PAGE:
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Achieving the SDGs is an all-hands-on-deck affair and requires strong partnerships

By Edward Kwakwa and Irina Chicu, Global Challenges and Partnerships Sector, WIPO

In September 2015, world leaders gathered at the United Nations and adopted the 2030 Agenda for Sustainable Development. It is a bold action plan to end poverty, inequality and injustice, protect the planet, and ensure prosperity for future generations. At the heart of the 2030 Agenda are the Sustainable Development Goals (SDGs), a universal call for urgent action and a strong commitment to build a sustainable future together while leaving no one behind.

WIPO Training and Mentoring Program on IP for Women Entrepreneurs from Indigenous Peoples and Local Communities. (Photo: Emmanuel Berrod / WIPO)

From eradicating poverty and hunger to promoting health, innovation, gender equality, and environmental sustainability, the ambitious SDGs encompass a wide range of interrelated issues that require comprehensive and collaborative solutions on top of individual commitment. Concerted efforts and strong partnerships among national, regional, and global actors are essential. The 2030 Agenda authors note that “All countries and all stakeholders, acting in collaborative partnership, will implement this plan.”

Partnerships foster innovation by joining diverse perspectives and ideas

It is no secret that great achievements can rarely be obtained by a single person or entity, or, as one of the greatest basketball players of all time, Michael Jordan, put it “Talent wins games, but teamwork and intelligence win championships.” Therefore, WIPO has always been interested in joining forces with international organizations, governments, civil society, businesses, academia, and others to build a better future for all by promoting creativity and innovation as underpinned by intellectual property.

SDG 17 is often seen as an enabler for attaining the other goals and does not receive as much spotlight as other SDGs.

While traditionally WIPO’s work is primarily connected to SDG 9, that calls for the development of industry and infrastructure, IP, innovation and creativity are instrumental for advancing the other SDGs and their specific targets. Therefore, beyond its fundamental mandate to act as a neutral, inclusive, and transparent multilateral forum fostering cooperation among its Member States, WIPO also adopted a multi-stakeholder approach to address pressing global challenges for which IP has a role to play.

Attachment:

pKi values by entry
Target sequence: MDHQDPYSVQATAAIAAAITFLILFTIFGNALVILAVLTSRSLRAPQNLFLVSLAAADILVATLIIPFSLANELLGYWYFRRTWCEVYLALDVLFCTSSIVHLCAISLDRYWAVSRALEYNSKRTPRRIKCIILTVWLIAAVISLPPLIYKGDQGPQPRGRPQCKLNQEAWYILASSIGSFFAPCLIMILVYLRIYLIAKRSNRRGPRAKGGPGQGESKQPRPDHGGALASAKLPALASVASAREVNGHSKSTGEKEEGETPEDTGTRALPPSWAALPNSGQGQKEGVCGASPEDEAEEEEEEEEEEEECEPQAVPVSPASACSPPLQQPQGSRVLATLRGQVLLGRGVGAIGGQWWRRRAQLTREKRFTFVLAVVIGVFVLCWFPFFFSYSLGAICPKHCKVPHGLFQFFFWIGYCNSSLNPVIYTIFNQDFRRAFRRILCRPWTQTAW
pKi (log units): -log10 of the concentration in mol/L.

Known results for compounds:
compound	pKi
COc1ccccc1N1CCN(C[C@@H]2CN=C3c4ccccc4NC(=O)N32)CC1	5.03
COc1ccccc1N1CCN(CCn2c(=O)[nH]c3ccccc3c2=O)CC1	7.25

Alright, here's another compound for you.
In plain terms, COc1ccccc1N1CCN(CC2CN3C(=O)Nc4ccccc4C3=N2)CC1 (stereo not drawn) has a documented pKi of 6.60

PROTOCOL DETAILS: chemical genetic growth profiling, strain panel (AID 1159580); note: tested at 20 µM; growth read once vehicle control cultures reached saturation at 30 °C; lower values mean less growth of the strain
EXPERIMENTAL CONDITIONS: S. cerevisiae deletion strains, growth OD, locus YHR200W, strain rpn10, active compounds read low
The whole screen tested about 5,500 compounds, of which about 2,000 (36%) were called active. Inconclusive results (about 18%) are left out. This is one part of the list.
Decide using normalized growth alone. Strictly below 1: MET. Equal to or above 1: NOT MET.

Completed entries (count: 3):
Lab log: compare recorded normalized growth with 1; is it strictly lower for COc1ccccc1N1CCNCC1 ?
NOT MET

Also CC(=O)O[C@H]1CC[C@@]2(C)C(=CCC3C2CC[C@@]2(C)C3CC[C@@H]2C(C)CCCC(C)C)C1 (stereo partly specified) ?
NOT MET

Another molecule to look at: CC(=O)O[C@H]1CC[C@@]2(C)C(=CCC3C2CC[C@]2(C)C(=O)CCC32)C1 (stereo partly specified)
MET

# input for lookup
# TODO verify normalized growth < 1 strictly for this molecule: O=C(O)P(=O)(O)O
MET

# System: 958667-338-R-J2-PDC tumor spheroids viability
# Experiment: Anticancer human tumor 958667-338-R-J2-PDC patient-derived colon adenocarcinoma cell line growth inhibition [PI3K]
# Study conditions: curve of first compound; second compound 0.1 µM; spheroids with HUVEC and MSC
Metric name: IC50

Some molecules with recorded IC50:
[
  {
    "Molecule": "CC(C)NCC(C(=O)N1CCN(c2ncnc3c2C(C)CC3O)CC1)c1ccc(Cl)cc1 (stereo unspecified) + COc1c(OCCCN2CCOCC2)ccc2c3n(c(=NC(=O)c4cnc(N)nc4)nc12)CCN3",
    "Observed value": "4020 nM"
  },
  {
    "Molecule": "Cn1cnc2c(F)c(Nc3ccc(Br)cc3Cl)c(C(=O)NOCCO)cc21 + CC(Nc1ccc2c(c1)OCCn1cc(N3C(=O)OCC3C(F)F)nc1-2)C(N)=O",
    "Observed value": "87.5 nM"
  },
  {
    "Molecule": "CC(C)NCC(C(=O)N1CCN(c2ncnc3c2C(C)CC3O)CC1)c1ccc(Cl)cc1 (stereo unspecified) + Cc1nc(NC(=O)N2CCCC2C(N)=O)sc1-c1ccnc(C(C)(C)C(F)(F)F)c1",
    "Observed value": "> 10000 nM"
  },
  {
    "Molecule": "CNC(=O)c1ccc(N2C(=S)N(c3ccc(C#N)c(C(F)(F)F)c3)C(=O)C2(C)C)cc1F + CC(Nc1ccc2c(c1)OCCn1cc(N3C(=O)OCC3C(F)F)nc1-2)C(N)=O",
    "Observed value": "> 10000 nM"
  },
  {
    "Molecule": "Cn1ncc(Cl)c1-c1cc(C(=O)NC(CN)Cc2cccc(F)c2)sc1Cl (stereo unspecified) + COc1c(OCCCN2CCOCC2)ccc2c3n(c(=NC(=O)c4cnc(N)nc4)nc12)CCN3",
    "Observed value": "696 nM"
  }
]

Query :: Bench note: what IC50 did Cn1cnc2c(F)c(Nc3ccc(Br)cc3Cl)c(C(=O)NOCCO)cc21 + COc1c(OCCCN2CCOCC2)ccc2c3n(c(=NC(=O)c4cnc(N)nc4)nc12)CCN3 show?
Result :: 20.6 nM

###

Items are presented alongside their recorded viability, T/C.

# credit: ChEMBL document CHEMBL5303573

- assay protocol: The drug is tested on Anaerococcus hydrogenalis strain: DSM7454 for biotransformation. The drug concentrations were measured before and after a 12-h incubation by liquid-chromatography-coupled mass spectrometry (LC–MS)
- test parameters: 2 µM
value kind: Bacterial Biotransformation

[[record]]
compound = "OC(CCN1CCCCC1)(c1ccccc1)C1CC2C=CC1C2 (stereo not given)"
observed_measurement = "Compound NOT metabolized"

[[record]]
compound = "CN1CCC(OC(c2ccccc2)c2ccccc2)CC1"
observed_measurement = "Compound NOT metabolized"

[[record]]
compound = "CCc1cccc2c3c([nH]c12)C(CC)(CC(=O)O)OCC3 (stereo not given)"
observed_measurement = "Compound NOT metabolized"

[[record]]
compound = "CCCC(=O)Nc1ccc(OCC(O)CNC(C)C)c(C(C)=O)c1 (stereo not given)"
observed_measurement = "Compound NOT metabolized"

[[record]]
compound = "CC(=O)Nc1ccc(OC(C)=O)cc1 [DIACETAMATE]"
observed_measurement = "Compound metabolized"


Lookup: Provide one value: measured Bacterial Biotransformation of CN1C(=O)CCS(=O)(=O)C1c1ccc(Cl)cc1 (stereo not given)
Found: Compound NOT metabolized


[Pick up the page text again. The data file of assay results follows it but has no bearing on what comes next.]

SDG 17 is often regarded as an enabler for attaining the other goals, and therefore does not receive as much spotlight as other SDGs. Our experience, however, shows that strong partnerships are essential for several reasons. First, no single stakeholder or entity has all the resources and expertise necessary to address the complex challenges outlined in the SDGs. By using our complementary strengths and pooling resources together, partnerships enable the global community to develop and implement solutions that are more effective and efficient.

Our experience shows that strong partnerships are essential for several reasons.

Additionally, partnerships foster an innovative approach by bringing together diverse perspectives and ideas. Collaborative initiatives promote cross-sectoral learning, knowledge and experience exchange, and lead to the development of novel strategies and practices for achieving successful outcomes.

And finally, partnerships help us to amplify impact by promoting collective action and generating broader support for the SDGs. By engaging a wide range of stakeholders, including grassroots organizations, youth, women, SMEs, Indigenous Peoples and local communities, we work side by side to help build momentum and foster a sense of shared ownership and commitment to the SDGs.

WIPO Director General Daren Tang (center) World Health Organization (WHO) Director-General Tedros Adhanom Ghebreyesus (left) and World Trade Organization (WTO) Director-General Ngozi Okonjo-Iweala (right) at the WHO, WIPO, WTO Joint Technical Symposium on the COVID-19 Pandemic. (Photo: Violaine Martin / WIPO)

Prominent WIPO initiatives and activities with partners contribute to the SDGs

In global health, the trilateral cooperation among WIPO, the World Health Organization (WHO) and the World Trade Organization (WTO) is focused on coordinating the efforts of all three organizations. This is to support policymakers worldwide and help them in addressing public health issues, particularly as they relate to IP and trade. In the context of the COVID-19 pandemic, WIPO, WHO and WTO Directors General agreed to enhance the existing cooperation framework. Three workshops have already been organized, reflecting on IP licensing, technology transfer, and sharing of know-how and clinical trial information; accessing and using information resources for the pandemic response; and innovation and access to diagnostics for COVID-19 and beyond.